Sanctions imposed on the country have made many of the tools needed for other art forms luxury items that few could procure or afford.However, erasers, markers—especially concentrated but fluid watercolours to fill backgrounds and letters—are more accessible and easy to use on cheap canvases such as city walls.Zimbabwe’s history of colonization informs what appears on the walls ‘tagged’ by young artists.Tags: Computer Store Business PlanDevelopmental Psychology Research Paper TopicsThe Body Of An Essay Is Made Up Of What Kind Of ParagraphsFree Online Research PapersCustomer Care Services EssayTransgender Transexual EssayPrompt Uc EssayMock Research PapersDo Prisons Rehabilitate EssaysCase Studies In Crisis Communication International Perspectives
When a city provides graffiti walls for its citizens, isn’t it simply extending its hegemony?
When I found stencilled graffiti in my neighbourhood and discovered that it was disguised corporate advertising, I dismissed it as worthless.
“Street art”, graffiti’s more formal cousin, which is often commissioned and sanctioned, has a firmer place in communities, but can still be an important form of “outsider” expression.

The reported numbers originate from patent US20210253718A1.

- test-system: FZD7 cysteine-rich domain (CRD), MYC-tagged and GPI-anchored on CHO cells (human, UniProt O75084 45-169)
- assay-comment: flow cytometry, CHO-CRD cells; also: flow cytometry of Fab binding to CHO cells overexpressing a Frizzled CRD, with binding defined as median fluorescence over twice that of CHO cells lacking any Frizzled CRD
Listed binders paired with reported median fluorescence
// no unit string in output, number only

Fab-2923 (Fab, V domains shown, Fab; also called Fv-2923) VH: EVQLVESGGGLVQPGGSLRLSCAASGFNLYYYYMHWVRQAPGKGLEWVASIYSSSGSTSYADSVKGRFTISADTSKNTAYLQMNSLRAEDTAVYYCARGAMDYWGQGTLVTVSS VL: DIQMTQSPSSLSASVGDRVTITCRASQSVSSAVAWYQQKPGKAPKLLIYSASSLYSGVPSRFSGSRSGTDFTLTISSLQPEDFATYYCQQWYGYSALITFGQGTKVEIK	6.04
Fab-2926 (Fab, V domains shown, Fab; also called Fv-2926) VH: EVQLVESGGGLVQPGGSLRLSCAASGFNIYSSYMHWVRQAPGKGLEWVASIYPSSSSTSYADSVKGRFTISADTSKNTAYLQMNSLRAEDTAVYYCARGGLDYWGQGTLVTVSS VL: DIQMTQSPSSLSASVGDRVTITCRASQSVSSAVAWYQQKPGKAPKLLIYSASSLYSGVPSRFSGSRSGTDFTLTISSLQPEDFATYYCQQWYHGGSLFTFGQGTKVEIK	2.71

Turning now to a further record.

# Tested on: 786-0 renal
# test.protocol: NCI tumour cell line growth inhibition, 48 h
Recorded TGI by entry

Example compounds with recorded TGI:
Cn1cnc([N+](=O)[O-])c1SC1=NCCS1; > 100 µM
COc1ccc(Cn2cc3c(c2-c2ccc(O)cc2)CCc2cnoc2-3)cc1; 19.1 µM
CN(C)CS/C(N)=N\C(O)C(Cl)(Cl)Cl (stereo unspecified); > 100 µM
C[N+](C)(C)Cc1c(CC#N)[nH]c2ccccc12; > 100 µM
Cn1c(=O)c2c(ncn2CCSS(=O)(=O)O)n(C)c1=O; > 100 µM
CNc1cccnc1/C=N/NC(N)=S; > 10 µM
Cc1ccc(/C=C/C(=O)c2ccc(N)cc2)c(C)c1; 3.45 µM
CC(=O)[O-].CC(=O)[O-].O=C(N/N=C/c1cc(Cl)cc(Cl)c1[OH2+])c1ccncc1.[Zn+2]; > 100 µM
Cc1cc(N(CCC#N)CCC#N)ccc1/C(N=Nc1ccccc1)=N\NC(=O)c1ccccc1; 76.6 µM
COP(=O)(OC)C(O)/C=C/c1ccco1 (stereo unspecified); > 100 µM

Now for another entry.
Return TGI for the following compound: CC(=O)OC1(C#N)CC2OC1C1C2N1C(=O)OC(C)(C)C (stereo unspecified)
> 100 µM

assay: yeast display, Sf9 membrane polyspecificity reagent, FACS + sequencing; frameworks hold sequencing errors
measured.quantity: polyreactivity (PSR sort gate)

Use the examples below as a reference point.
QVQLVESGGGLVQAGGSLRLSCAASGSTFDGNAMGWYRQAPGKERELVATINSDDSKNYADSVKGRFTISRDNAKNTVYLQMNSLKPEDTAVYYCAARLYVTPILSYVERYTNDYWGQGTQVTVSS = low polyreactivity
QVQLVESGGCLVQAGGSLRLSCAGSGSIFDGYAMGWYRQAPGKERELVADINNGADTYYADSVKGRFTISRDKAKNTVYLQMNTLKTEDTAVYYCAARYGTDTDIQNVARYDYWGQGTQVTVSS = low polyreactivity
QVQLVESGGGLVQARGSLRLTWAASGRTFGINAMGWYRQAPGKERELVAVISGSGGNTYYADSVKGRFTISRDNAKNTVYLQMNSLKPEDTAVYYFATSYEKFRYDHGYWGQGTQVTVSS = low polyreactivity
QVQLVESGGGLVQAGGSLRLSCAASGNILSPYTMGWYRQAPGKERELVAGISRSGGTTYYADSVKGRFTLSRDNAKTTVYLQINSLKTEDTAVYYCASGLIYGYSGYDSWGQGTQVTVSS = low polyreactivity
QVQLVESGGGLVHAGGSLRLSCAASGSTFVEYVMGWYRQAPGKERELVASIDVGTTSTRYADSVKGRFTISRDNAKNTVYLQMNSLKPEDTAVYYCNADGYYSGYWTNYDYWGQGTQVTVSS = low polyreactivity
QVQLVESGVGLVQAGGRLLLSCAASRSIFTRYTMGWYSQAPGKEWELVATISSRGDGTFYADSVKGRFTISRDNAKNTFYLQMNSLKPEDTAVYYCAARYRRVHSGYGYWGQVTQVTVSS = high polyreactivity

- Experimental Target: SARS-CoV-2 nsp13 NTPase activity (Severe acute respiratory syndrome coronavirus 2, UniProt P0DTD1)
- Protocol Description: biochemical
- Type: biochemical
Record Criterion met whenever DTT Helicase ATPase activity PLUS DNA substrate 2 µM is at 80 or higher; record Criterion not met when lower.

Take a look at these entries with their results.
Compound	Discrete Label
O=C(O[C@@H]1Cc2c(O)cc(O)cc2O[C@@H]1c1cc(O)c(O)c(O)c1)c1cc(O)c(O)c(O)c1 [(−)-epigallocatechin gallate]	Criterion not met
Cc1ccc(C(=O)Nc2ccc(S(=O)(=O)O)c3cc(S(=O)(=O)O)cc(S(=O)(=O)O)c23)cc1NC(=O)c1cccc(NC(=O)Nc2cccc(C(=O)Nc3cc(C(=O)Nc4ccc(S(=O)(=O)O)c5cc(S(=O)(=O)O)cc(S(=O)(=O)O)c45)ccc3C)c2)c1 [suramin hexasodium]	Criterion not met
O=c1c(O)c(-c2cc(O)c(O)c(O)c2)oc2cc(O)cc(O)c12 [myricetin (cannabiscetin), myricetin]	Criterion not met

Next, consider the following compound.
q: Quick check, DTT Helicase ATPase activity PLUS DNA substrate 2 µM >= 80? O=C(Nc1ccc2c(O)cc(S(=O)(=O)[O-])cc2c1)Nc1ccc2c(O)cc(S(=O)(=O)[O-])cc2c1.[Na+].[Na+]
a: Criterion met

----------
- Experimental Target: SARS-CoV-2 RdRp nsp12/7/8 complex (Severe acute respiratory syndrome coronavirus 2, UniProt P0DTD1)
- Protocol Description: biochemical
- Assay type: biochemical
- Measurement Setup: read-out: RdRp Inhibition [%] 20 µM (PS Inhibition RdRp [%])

Interest in these art forms as social expression is broad, and the work itself takes many shapes—from simple tags of identity, to scrawled expressions of protest and politics, to complex and beautiful scenes that virtually everyone would say are “art”, despite their sometimes rough locations. Can they be nurtured without undermining their essentially outsider qualities?
But institutions also love it, and Drew, like Banksy, has been exhibited in galleries.
Street art that is sanctioned as a way to ameliorate dull façades is effectively assimilated as city property; it can no longer be about the conflict of ownership. Adelaide’s previous Lord Mayor, Stephen Yarwood, saw street art as a game-changer for the 21st century city, consigning blank walls to the past.
Starting in 1932, by 1967 Arthur Stace had chalked out his one-word message half a million times and entered the realm of legend. “Worthless” graffiti can become a commodity, its value transformed by a simple shift in view.
Graffiti highlights one of society’s contradictions when protest is transmuted into product and neutered. Capitalism’s ability to assimilate ideas that threaten it is unsurpassed.
In many cities, graffiti is associated with decay, with communities out of control, and so it is outlawed.
In some cities, it is legal, within limits, and valued as a form of social expression.